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Is the New Top-Level Domains "Technical Issue" a Harbinger of Future gTLD Issues?

Frederick Felman

Does the "technical issue" announced today in ICANN's TLD Application System (TAS) and the subsequent extension of the submission deadline call into question the stability and integrity of the new gTLD program?

This development underscores the notion that ICANN could consider a more metered and staged approach to the introduction of gTLDs in order to guarantee the security and availability of the Internet.

As stated in MarkMonitor's comments on May 10, 2011, and echoed in the comments of many others, "[a] more limited and staged rollout will allow ICANN to assess, and, more importantly, mitigate negative impact of new gTLDs on the security and stability of the Internet, consumers, stakeholders, brand holders, and, for that matter, the Internet as an institution and a critical part of global infrastructure."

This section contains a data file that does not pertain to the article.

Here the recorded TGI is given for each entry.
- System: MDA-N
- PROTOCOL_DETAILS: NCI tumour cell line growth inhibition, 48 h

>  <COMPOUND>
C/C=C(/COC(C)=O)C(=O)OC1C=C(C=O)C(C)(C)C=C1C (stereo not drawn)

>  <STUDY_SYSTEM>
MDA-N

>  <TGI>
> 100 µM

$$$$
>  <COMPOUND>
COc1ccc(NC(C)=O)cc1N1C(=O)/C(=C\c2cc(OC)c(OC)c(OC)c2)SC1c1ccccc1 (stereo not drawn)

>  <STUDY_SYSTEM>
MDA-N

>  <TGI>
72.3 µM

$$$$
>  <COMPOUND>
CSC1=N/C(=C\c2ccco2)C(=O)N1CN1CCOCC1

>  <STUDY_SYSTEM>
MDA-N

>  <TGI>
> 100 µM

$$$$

Still, there are many details of the new gTLD system to be worked out. In fact, the community has yet to see important details of the program like:

• a provider for the Trademark Clearing House

• a provider and cost structure for Uniform Rapid Suspension System URS

The good news is that there's still an opportunity to re-examine the batching system so as to introduce lower-risk and higher-value new gTLDs and use them as a way to test the waters of these critical systems and programs. This is especially true in the face of criticism of ICANN as in institution.

By Frederick Felman, Chief Marketing Officer at MarkMonitor
Related topics: ICANN, Policy & Regulation, New TLDs
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Good one, Fred John Berryhill  –  Apr 12, 2012 5:21 PM PDT

You know, Fred, if it wasn't for ICANN, you wouldn't have a job to get paid for peeing on them.  Maybe if ICANN didn't accredit organizations that put so much effort into demonizing ICANN, because their business model is to spread fear, ICANN could get more done.

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